How Can We Keep the Air Clean After COVID-19 Exits?
(Rick Sander, CEO, Tuesday, May 5, 2020)
One of the benefits (if you can call it that) of the COVID-19 pandemic is cleaner air. With everyone driving less and with large number of factories and businesses closed, significantly less fossil fuel (the primary source for electrical energy in most of the world) are being consumed. In industrial areas in Europe, nitrogen dioxide (NO2) levels have dropped up to 40%. In Los Angeles during the month of March 2020, there were twenty-one straight days of air quality in the “green” (the “good” category in the US EPA Air Quality Index), with NO2 levels reduced by over 30%. And the impacts in China as shown in the satellite images below were just as significant. Given that air pollution is the fourth-largest threat to human health according to the World Economic Forum and COVID-19 has been shown to be aggravated by air pollution, the health benefits of reduced NO2 are significant.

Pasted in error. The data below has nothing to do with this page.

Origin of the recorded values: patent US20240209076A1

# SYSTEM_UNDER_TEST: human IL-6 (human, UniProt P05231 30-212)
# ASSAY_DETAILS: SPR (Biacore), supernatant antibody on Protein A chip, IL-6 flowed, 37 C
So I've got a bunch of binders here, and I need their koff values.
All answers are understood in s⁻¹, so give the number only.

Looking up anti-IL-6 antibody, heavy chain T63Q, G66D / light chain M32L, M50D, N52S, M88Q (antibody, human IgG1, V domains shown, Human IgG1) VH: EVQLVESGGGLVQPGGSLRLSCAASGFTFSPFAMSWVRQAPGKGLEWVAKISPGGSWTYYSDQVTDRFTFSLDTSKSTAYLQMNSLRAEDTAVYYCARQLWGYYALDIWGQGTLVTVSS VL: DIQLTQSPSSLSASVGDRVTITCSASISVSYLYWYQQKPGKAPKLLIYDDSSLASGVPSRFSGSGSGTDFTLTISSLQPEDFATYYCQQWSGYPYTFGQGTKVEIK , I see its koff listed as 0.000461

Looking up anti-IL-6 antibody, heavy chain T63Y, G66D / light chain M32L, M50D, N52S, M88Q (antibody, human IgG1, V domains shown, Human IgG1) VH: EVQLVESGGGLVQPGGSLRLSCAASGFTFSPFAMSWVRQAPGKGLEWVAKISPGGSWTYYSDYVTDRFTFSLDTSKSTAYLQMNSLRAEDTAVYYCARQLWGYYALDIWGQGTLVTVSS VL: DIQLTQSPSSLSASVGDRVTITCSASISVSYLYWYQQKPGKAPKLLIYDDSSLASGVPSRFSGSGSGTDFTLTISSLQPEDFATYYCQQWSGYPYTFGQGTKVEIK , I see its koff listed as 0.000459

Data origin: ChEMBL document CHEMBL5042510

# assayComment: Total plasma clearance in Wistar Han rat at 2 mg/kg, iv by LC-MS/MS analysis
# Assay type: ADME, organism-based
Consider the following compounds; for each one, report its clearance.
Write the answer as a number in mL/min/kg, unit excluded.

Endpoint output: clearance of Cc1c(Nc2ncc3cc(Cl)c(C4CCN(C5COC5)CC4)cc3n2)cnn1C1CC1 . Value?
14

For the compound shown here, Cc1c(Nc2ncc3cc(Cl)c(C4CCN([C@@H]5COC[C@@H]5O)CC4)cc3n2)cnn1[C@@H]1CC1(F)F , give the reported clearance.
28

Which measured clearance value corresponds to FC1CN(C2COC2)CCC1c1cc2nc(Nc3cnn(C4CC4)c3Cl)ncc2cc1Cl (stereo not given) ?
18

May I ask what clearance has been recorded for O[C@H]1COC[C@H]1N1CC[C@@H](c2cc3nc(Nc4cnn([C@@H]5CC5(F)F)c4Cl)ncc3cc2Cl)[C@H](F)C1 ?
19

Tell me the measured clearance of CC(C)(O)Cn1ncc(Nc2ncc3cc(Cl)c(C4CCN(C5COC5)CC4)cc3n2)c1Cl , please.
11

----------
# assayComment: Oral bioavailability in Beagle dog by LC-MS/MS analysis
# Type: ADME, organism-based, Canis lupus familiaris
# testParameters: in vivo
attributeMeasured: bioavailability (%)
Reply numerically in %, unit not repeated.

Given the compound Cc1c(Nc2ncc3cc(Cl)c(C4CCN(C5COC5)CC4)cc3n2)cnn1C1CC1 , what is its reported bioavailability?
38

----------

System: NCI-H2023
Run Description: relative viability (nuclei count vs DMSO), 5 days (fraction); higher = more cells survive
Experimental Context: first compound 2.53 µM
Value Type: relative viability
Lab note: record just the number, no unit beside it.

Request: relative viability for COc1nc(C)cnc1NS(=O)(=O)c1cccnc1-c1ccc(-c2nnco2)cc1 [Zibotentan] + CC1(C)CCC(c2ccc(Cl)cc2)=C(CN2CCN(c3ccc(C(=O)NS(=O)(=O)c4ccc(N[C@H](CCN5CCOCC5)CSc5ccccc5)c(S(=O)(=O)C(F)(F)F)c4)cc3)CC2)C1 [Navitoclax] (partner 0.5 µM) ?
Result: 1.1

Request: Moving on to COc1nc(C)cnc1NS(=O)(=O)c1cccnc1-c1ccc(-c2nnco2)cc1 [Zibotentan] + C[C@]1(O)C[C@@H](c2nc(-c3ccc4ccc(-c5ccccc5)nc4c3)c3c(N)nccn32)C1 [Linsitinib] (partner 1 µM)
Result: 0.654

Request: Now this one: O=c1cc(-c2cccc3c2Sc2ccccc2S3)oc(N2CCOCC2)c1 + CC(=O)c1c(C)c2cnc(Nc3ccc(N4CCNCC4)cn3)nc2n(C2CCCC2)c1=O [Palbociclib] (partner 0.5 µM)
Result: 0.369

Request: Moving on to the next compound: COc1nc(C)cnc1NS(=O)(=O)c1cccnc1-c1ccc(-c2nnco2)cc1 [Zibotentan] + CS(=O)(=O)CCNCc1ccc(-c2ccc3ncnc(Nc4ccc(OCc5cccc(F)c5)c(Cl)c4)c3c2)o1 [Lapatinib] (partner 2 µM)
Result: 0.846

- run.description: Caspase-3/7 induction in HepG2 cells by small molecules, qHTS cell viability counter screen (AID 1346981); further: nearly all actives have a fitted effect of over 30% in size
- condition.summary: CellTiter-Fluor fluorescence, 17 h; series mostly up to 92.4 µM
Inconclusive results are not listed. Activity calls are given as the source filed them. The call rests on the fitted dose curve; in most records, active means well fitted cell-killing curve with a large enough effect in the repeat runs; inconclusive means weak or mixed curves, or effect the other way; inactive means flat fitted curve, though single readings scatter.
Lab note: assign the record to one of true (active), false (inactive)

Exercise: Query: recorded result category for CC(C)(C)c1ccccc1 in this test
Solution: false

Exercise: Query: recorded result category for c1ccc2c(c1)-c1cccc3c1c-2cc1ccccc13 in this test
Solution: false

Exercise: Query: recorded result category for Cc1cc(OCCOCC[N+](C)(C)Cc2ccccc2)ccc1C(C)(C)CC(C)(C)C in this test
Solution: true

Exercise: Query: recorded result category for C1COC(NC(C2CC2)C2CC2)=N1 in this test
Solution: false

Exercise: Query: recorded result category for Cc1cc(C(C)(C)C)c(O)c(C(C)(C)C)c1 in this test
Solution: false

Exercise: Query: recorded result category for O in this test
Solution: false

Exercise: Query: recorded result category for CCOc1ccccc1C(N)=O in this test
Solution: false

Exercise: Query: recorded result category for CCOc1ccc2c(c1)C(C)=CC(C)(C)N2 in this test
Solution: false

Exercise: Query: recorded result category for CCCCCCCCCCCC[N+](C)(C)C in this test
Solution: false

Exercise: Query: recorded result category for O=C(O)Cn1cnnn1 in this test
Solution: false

So how do we keep these benefits after the economic impacts of COVID-19 dissipate? While automobiles are not the only producer of air pollution, in many areas they are one of the largest polluters. A 2013 US study indicated that transportation contributed more than half of all CO and NO2 pollution, and nearly one-quarter of hydrocarbon air pollution. Switching to electric vehicles (EV) is an obvious answer to this issue, but it is also dependent on the “cleanliness” of the electrical generation infrastructure; for instance, switching from a new internal combustion engine (ICE) vehicle powered by gasoline to an EV whose charging electricity comes from an old (i.e., “dirty”) coal-fired power plant would probably be a net negative. Even with that, switching to EVs would move the air pollution from cities (where most cars are driven) to the powerplant, which helps the people in those cities.
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